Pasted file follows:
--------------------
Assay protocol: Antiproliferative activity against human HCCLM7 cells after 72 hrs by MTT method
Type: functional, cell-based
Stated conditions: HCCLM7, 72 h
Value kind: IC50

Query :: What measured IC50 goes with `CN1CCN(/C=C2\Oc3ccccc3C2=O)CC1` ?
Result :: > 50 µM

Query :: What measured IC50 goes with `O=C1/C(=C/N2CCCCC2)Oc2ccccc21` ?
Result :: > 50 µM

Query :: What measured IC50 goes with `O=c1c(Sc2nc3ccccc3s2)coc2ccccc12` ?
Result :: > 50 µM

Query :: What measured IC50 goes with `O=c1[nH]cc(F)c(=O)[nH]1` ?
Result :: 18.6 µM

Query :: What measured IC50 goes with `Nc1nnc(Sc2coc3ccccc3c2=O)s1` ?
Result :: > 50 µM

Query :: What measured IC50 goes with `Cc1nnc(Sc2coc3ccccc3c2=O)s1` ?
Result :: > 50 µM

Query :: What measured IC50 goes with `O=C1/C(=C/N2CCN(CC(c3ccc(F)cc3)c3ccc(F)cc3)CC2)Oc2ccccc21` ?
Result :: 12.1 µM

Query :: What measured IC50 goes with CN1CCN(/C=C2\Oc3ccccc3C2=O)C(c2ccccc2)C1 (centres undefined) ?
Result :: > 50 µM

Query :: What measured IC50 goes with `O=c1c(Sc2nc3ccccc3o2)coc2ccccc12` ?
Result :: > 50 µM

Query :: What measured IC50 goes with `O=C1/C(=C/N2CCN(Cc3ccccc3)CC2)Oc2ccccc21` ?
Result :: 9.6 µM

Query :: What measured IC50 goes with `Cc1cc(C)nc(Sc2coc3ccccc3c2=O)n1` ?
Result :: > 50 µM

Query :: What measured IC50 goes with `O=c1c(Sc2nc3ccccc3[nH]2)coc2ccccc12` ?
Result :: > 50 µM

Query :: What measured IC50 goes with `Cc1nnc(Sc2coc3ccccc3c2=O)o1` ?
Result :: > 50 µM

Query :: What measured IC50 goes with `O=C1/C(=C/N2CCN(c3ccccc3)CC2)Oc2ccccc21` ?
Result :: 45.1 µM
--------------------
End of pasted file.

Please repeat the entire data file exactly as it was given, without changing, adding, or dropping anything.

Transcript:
Assay protocol: Antiproliferative activity against human HCCLM7 cells after 72 hrs by MTT method
Type: functional, cell-based
Stated conditions: HCCLM7, 72 h
Value kind: IC50

Query :: What measured IC50 goes with `CN1CCN(/C=C2\Oc3ccccc3C2=O)CC1` ?
Result :: > 50 µM

Query :: What measured IC50 goes with `O=C1/C(=C/N2CCCCC2)Oc2ccccc21` ?
Result :: > 50 µM

Query :: What measured IC50 goes with `O=c1c(Sc2nc3ccccc3s2)coc2ccccc12` ?
Result :: > 50 µM

Query :: What measured IC50 goes with `O=c1[nH]cc(F)c(=O)[nH]1` ?
Result :: 18.6 µM

Query :: What measured IC50 goes with `Nc1nnc(Sc2coc3ccccc3c2=O)s1` ?
Result :: > 50 µM

Query :: What measured IC50 goes with `Cc1nnc(Sc2coc3ccccc3c2=O)s1` ?
Result :: > 50 µM

Query :: What measured IC50 goes with `O=C1/C(=C/N2CCN(CC(c3ccc(F)cc3)c3ccc(F)cc3)CC2)Oc2ccccc21` ?
Result :: 12.1 µM

Query :: What measured IC50 goes with CN1CCN(/C=C2\Oc3ccccc3C2=O)C(c2ccccc2)C1 (centres undefined) ?
Result :: > 50 µM

Query :: What measured IC50 goes with `O=c1c(Sc2nc3ccccc3o2)coc2ccccc12` ?
Result :: > 50 µM

Query :: What measured IC50 goes with `O=C1/C(=C/N2CCN(Cc3ccccc3)CC2)Oc2ccccc21` ?
Result :: 9.6 µM

Query :: What measured IC50 goes with `Cc1cc(C)nc(Sc2coc3ccccc3c2=O)n1` ?
Result :: > 50 µM

Query :: What measured IC50 goes with `O=c1c(Sc2nc3ccccc3[nH]2)coc2ccccc12` ?
Result :: > 50 µM

Query :: What measured IC50 goes with `Cc1nnc(Sc2coc3ccccc3c2=O)o1` ?
Result :: > 50 µM

Query :: What measured IC50 goes with `O=C1/C(=C/N2CCN(c3ccccc3)CC2)Oc2ccccc21` ?
Result :: 45.1 µM